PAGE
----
Foiz Ahmed, a junior doctor in emergency plastic surgery (who is grappling with £30,000 debt) argues that the new contracts will strike a pernicious blow to the NHS and patient safety. “This isn’t just about salaries, although of course a 10-30% pay cut is unmanageable for most of us. Let’s ignore the fact that I used to earn more an hour while working for a mobile-phone company as a student … With the continued denigration of public perception of doctors, there is a sustained attempt to make the NHS fail. A demoralised workforce performs less efficiently, and a less-efficient system can be broken up and sold to private firms.”

The Department of Heath insists these fears are misplaced. “We are not cutting the pay bill for junior doctors and want to see their basic pay go up just as average earnings are maintained. We really value the work and commitment of junior doctors, but their current contract is outdated and unfair.”

Junior doctors are not convinced. The GMC had 3,468 requests for a certificate of current professional status, the paperwork needed to register to work as a doctor outside the UK, in the 10 days since the new contract was announced; usually it processes 20 to 25 requests a day. Partly this was the result of a concerted online campaign to get junior doctors to apply as a way of showing their anger. But some doctors, such as David Watkin, 30, a paediatrician based in Birmingham, truly intend to leave if the contract is imposed. Watkin recently returned from a year working in New Zealand, has stayed in touch with his employers out there and is confident that there will be a job for him.

The day-to-day stress Watkin experiences in Birmingham, which is mainly the result of standing in for unfilled doctors’ shifts, was absent in New Zealand. “But stress is not really the issue,” he says. In New Zealand, he says he felt more looked after, with meals paid for and professional fees covered by the hospital.
Would I be a fool to return to the NHS on the new junior doctor contract?
“Here we feel very under-appreciated by the government and the Department of Health. We have sacrificed a lot – years of training and extra hours studying outside of our work. We have moved around the country every six months to go where our training jobs send us, with no say in where we go, so it’s difficult to settle anywhere and hard to buy a house. We, as a body, are feeling under attack; it feels like any concerns we raise are being misrepresented with hospitals portraying us as just wanting more money.”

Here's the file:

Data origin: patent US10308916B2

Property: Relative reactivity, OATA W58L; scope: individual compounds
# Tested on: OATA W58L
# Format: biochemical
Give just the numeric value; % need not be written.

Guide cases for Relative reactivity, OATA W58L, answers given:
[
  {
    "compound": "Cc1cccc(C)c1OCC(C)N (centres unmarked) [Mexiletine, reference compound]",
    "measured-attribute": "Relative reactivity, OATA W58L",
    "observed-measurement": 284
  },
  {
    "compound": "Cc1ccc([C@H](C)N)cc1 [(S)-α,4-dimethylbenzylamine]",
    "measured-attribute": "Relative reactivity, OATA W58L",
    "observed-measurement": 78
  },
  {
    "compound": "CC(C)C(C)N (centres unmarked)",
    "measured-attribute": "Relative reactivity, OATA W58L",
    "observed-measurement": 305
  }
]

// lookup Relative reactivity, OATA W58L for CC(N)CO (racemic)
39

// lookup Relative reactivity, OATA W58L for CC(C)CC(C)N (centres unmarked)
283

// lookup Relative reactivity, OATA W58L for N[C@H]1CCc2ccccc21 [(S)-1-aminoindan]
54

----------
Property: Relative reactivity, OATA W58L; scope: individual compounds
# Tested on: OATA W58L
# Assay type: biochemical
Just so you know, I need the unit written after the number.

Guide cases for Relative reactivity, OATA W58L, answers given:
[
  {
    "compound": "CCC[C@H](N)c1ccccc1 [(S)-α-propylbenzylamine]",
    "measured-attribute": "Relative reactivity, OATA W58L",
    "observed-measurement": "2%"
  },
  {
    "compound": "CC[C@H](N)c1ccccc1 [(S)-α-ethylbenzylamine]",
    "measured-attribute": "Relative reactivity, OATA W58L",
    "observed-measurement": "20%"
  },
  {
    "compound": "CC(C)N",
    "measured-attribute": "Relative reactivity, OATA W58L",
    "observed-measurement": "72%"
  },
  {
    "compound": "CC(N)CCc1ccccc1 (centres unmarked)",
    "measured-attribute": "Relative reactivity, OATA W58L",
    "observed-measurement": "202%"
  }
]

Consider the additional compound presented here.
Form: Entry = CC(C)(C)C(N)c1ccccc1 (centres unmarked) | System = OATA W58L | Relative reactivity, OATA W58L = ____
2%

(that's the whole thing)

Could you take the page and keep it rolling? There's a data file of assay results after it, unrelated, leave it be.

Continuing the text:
At 30, he still has about £9,000 in debt (down from about £30,000). He has done seven years as a junior doctor already and has another four to go before he becomes a consultant. “I worry that this is going to lead to an exodus of doctors, and I worry about the pressure that this will put on those who stay – and on patients. I had a work-experience student with me this week; it feels harder to come out with a positive line about why they should do it.”
Holly Ni Raghallaigh: ‘I worked very hard and put myself in a lot of debt to get here.’ Photograph: Teri Pengilley for the Guardian
Holly Ni Raghallaigh, 29, a trainee urologist, is planning to go to Scotland (which, like Wales, will not impose the new contract). She has been pushed to the brink of bankruptcy by the cost of her training, and doesn’t feel able to take a pay cut. With five more years as a junior doctor, she doesn’t think she could afford to continue if her pay is reduced.

 

“I worked very hard and put myself in a lot of debt to get here,” she says. At one point she had to pay for a urology course ahead of an exam and was so overdrawn that she missed two consecutive monthly payments to the GMC, was temporarily removed from the medical register and subjected to a large fine. She estimates she has spent £5,000 on mandatory surgery courses and exams during surgical training; she is paying back her remaining £10,000 of student loan at a rate of £450 a month. Once her rent in London and her monthly subscriptions to the Royal College of Surgeons (£50), GMC (£40) and BMA (£18) are paid, she has nothing left. It isn’t possible to save towards a deposit on a flat.